It was Janet Napolitano, president of the University of California, who developed DACA as secretary of Homeland Security under President Obama. Her appointment was at first controversial because of her enforcement of deportations. But early in her tenure as university president, she started a $5 million fund that pays for advisers like Mr. Delgadillo and resource centers on each campus, where undocumented students can receive academic, career and financial aid advice. Last year, her office allocated $8.4 million, much of it for a universitywide revolving “Dream Loan” fund.
Ms. Napolitano has taken a strong stance defending the civil rights of her system’s roughly 3,800 undocumented students, including stating publicly that the university would not comply with any national registry based on race, religion or national origin. She and heads of the state’s two other public university systems wrote a joint letter to Mr. Trump in support of DACA students.
California itself is poised to push back against the Trump administration. The Democratic-led legislature recently retained Eric H. Holder Jr., attorney general under President Obama, to represent them in any legal fights against the new Republican White House. Lawmakers have also pledged to enact legislation that would provide free legal help for immigrants facing deportation proceedings. Unauthorized children now receive Medi-Cal, state public health insurance for low-income residents, and Gov. Jerry Brown signed a bill, awaiting a federal waiver, to allow undocumented immigrants to access the benefits of the Affordable Care Act (should it survive).
Nevertheless, educators and immigration lawyers are operating on the assumption that DACA is in jeopardy, even as they keep a watchful eye on the Bridge Act, co-authored by Senators Richard J. Durbin and Lindsey Graham, a potential lifeline that would extend benefits for three years if DACA is revoked and toughen confidentiality protections.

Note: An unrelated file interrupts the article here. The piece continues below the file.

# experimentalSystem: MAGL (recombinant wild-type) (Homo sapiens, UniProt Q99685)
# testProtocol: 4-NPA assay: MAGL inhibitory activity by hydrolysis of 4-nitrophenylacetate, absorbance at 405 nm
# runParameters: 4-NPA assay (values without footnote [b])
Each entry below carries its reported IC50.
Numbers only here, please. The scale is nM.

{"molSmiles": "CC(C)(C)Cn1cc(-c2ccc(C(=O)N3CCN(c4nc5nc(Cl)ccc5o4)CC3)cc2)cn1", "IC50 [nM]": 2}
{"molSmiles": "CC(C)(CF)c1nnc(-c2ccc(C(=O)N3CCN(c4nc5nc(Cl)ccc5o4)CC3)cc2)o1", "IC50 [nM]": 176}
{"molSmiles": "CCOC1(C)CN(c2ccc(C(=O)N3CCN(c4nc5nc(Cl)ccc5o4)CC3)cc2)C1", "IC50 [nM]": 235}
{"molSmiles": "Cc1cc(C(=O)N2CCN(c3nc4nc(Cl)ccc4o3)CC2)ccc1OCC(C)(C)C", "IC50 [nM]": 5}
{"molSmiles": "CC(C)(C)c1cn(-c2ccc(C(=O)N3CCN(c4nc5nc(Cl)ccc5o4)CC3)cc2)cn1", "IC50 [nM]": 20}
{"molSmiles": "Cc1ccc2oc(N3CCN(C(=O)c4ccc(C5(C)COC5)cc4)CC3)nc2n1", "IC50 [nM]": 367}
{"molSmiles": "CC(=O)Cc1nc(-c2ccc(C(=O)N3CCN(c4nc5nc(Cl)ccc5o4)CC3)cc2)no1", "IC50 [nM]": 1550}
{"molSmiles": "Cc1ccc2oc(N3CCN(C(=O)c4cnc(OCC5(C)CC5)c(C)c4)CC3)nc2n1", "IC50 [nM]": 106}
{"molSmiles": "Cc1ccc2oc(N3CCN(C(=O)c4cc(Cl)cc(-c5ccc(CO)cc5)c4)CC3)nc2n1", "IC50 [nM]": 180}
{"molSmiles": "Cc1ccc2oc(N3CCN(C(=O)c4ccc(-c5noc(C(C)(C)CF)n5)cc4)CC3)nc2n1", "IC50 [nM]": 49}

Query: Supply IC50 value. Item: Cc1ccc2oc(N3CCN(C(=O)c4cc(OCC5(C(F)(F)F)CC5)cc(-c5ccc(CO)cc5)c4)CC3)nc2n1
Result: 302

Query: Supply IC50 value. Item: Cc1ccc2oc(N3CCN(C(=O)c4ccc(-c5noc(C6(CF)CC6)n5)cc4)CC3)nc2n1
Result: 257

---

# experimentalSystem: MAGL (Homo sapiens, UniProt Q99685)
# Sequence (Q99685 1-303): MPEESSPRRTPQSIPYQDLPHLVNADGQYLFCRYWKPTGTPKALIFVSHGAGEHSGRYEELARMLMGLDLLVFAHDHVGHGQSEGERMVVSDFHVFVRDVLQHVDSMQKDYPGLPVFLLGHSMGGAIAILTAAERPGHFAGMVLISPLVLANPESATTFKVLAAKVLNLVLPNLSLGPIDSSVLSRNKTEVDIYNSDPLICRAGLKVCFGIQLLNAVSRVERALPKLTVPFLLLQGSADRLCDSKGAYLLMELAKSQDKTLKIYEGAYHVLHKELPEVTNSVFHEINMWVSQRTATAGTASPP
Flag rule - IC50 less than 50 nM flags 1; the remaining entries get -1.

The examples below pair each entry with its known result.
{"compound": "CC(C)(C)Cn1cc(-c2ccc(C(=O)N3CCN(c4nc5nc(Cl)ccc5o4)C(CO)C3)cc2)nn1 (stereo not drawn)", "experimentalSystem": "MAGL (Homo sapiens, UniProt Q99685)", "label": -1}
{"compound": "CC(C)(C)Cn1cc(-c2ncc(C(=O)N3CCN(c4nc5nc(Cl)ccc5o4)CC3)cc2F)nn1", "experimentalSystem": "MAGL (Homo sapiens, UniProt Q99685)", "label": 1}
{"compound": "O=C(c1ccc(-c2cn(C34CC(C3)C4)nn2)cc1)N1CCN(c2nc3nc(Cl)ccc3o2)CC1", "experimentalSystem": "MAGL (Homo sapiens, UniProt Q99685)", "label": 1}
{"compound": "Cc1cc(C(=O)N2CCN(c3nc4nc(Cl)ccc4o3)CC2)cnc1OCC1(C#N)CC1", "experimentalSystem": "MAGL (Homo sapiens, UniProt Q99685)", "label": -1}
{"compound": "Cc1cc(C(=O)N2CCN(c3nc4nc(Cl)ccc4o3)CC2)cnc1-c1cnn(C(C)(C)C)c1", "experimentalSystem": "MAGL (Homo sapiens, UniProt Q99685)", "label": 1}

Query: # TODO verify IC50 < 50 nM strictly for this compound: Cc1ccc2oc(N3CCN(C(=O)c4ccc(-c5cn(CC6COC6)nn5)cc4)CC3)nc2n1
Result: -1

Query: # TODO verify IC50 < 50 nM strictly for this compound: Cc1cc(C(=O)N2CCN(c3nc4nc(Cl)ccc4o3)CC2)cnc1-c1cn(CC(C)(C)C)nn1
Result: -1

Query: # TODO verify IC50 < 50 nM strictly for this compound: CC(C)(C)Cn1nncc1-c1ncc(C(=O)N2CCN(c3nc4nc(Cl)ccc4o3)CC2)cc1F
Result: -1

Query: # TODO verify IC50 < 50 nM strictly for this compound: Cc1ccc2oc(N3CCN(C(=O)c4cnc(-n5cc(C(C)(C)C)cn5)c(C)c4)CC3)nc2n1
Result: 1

Allison Davenport, a staff lawyer at the Immigrant Legal Resource Center, has been meeting with students at the Dream Success Center at California State University, Fresno. Like many of her colleagues, she is advising first-timers who have yet to apply for DACA to hold off. They risk turning over their personal data with potentially no return. She has been up and down Highway 99, the spine of the Central Valley, conferring on family preparedness plans, including “What will happen if someone is detained?” and “Who are your emergency contacts at school?”
Advocates and administrators throughout California say they have observed pronounced signs of unsettledness. At California State, some undocumented students have been asking if they should drop out, others are limiting their time in public spaces; in the Long Beach Community College District, which has a large Cambodian population, students appear to be changing addresses without leaving forwarding information; applications for state financial aid are down by one-third compared with the same period last year. “Parents are afraid the information will not stay within the state,” said Lupita Cortez Alcalá, the executive director of the California Student Aid Commission.
If DACA goes, of course, the ability to work legally goes with it, along with any health insurance an employer might provide and, in some states, driver’s licenses and in-state tuition.
Raul Z. Moreno, coordinator of the Dream Outreach Center at California State, Fresno, said that graduates who either didn’t apply or did not qualify for DACA have been creatively cooking up career paths that do not require work authorization — the undocumented music teacher teaching at-risk students outside of school, the computer scientist who sets up shop repairing and selling cellular phones. “It depends on their special talent and academic preparation,” he said. “Unfortunately, this doesn’t use their full potential. Ideally, the system allows them to be who they want to become.”